Sydney Thunder Women 6 for 118 (Blackwell 39, Graham 2-15) beat Perth Scorchers Women 9 for 110 (Villani 23, Farrell 3-20) by eight runs
Alex Blackwell’s 39 laid the platform for Sydney Thunder’s win © Getty Images
Sydney Thunder became the first team to qualify for a Women’s Big Bash League final as they strangled Perth Scorchers to defend an underpar total of 118 in a fascinating finish. Thunder had been the competition’s pace-setters, and are greater than the sum of their parts, while Scorchers had crept into the semi-finals, only for their vaunted batting line-up to let them down.
It’s hard to estimate how close the Scorchers came to crashing out in the pool stages. But they went into the final weekend of action in Adelaide having lost two more games than they had won, and knowing that if Brisbane Heat beat Adelaide Strikers, or Melbourne Stars won one of their two games, Scorchers were out. But neither of these eventualities played out, and the Scorchers veritably thrashed the competition’s weakest team, Melbourne Renegades, twice in two days, losing just two wickets in the process, to sneak into this semi-final.
This, though, proved a bridge too far. Scorchers had bowled stingily and fielded smartly, but their batting – stuffed with top-order class from around the world – lost its way badly after an impressive start. They had twice lost to Thunder in the pool stages, but six of their seven wins came chasing, so it was something of a surprise when Thunder captain Alex Blackwell won the toss and opted to bat.
Katherine Brunt was tough to get away early, and the introduction of Suzie Bates saw Rachael Haynes dismissed as she skied to mid-on. Stafanie Taylor was positive if not fully fluent, heaving Nicky Shaw to leg for six then pulling Bates for four through square leg.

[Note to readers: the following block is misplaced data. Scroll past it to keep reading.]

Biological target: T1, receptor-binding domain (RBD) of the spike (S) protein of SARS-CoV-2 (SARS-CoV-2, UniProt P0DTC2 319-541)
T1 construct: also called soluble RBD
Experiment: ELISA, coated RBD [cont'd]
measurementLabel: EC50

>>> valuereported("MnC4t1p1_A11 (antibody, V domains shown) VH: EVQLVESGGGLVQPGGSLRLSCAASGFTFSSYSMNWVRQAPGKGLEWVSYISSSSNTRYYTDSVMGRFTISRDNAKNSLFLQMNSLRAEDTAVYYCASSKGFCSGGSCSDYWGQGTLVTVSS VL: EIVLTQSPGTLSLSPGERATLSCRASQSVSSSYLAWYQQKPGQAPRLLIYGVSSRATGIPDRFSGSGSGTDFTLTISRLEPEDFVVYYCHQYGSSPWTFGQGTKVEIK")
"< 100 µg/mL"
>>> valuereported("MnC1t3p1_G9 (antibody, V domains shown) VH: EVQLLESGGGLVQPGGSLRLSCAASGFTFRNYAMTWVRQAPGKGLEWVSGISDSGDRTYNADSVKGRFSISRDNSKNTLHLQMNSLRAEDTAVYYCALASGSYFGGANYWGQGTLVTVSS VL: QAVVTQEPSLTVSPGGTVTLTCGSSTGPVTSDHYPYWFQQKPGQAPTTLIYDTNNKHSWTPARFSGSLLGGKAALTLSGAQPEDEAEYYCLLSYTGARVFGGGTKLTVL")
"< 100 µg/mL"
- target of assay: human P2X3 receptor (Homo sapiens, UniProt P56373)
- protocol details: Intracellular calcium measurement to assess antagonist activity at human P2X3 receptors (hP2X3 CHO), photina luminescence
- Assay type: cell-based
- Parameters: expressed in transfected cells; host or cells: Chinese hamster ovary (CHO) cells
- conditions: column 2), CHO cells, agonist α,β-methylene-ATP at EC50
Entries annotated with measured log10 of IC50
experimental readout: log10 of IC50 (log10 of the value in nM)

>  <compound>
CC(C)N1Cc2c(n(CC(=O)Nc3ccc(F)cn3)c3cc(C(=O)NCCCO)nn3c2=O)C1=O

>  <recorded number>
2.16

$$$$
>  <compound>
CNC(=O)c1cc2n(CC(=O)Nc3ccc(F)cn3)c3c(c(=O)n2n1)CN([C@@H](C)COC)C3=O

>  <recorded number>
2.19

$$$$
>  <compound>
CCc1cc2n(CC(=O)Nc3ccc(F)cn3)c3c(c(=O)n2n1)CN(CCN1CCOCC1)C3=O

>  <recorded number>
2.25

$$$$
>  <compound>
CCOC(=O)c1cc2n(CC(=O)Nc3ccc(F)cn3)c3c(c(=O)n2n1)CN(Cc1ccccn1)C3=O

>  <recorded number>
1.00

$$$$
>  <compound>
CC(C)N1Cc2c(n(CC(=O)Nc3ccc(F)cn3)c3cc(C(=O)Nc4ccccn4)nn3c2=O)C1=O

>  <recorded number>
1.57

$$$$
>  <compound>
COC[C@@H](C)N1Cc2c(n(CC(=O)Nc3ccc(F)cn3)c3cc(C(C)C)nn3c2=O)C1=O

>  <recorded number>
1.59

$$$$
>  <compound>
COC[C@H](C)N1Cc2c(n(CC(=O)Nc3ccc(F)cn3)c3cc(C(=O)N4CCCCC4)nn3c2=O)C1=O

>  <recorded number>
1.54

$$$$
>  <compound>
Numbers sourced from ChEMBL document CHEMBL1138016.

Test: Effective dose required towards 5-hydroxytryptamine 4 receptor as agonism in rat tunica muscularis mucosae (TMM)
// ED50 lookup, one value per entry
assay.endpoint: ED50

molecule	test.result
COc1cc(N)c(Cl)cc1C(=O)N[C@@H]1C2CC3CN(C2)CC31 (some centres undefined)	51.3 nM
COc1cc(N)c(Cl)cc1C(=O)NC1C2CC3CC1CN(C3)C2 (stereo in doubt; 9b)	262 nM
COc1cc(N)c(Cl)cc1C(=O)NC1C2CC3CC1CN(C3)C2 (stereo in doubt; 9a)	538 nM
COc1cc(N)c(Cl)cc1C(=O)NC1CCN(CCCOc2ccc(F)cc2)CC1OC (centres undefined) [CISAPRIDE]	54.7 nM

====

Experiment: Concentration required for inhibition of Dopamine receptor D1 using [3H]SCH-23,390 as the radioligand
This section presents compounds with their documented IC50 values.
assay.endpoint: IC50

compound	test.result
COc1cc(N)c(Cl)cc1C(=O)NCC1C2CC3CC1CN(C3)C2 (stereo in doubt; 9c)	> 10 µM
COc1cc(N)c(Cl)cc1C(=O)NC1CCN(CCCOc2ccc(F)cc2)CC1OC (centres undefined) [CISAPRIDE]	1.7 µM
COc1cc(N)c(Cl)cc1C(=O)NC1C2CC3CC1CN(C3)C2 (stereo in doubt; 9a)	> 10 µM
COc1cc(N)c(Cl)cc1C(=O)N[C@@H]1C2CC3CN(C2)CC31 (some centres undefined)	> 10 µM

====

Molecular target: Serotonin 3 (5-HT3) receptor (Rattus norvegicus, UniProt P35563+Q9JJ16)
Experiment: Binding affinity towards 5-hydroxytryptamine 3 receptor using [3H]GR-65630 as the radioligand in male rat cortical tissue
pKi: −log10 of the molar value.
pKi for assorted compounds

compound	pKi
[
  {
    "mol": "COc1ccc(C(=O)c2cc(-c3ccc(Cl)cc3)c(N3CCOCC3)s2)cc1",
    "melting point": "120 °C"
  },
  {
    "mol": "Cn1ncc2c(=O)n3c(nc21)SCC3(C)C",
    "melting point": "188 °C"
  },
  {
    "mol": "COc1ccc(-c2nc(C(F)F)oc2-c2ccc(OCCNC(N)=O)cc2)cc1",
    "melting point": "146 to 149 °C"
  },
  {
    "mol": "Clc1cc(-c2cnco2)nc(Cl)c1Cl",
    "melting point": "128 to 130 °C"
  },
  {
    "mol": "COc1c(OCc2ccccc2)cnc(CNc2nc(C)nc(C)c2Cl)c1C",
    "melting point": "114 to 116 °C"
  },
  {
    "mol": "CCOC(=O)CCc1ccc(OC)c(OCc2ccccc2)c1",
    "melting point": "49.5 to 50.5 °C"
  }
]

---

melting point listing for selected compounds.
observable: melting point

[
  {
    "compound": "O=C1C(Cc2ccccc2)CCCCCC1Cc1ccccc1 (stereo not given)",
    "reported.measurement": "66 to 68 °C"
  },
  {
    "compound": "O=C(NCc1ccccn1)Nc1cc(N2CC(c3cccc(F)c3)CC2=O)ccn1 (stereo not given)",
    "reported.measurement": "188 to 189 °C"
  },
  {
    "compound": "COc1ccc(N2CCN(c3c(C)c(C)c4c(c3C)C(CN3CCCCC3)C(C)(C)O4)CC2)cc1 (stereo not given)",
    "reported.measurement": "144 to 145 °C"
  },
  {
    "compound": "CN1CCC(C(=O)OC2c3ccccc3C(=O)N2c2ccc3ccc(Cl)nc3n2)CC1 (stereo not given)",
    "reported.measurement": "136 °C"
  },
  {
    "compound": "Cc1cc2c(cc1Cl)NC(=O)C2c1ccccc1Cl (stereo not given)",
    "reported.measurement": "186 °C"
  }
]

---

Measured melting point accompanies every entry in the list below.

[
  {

Just as Taylor looked to be settling, Nicole Bolton brought Brunt back to bowl her final over. The first delivery was cut behind point for a classy boundary, but two balls later Taylor edged behind when trying to go inside out off a ball too straight for the stroke. Naomi Stalenberg was promoted to push the rate but was gone an over later, slicing to mid-off off Heather Graham.
Blackwell and Nicola Carey set about a careful rebuild; boundaries were rare, but the strike was rotated effectively and the pair shared 36. They took 13 from a Bolton over, including a Blackwell straight drive and a Carey flick to leg, both for four, the first of which was the first boundary for 25 deliveries. Erin Osborne was run out by some smart work from Bolton and keeper Jenny Wallace. Blackwell met the same fate off the innings’ last ball, failing to make her ground running a second, but after she and Claire Koski – who struck Bates for a beautiful straight drive – had pushed the score along.
Thunder’s innings never got above a run a ball, and a target of 119 did not look enough to trouble this batting line-up.
How wrong that proved. Elyse Villani had found form since being dropped from Australia’s squad for next week’s T20Is against India, scoring 72 and a quickfire 43 – both without being dismissed in the romps over Renegades. She was immediately into her work, consecutively pulling, straight-driving and flicking through midwicket for four off Nicola Carey. Charlotte Edwards was in on the act too, cutting Lauren Cheatle beautifully behind point for four more.
But Villani was run out by Maisy Gibson, and Edwards struggled to get going as the dot balls piled up and the spinners started the strangle. Edwards tried to hit Osborne over long-on but was caught, before Gibson had Bolton caught at mid-off and Bates offered a return catch, shortly after Gibson had dropping a simpler chance off her own bowling. Gibson’s leggies had produced a mixed bag, often dropping too short or failing to make use of the pitch, but her 2-16 confirmed her status as a star of the future.
After a fine performance with the ball, too much was asked of Katherine Brunt with the bat. Fourteen was required off Rene Farrell‘s final over, and while Brunt found a lap sweep for four, she was dismissed lbw shortly after. Farrell found a dot to complete a remarkable strangle. It’s taken Thunder’s male counterparts five shots to even reach a semi; the women’s team has a final in the first attempt.
Will Macpherson writes on cricket for the Guardian, ESPNcricinfo and All Out Cricket. @willis_macp
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Source: ESPN Crickinfo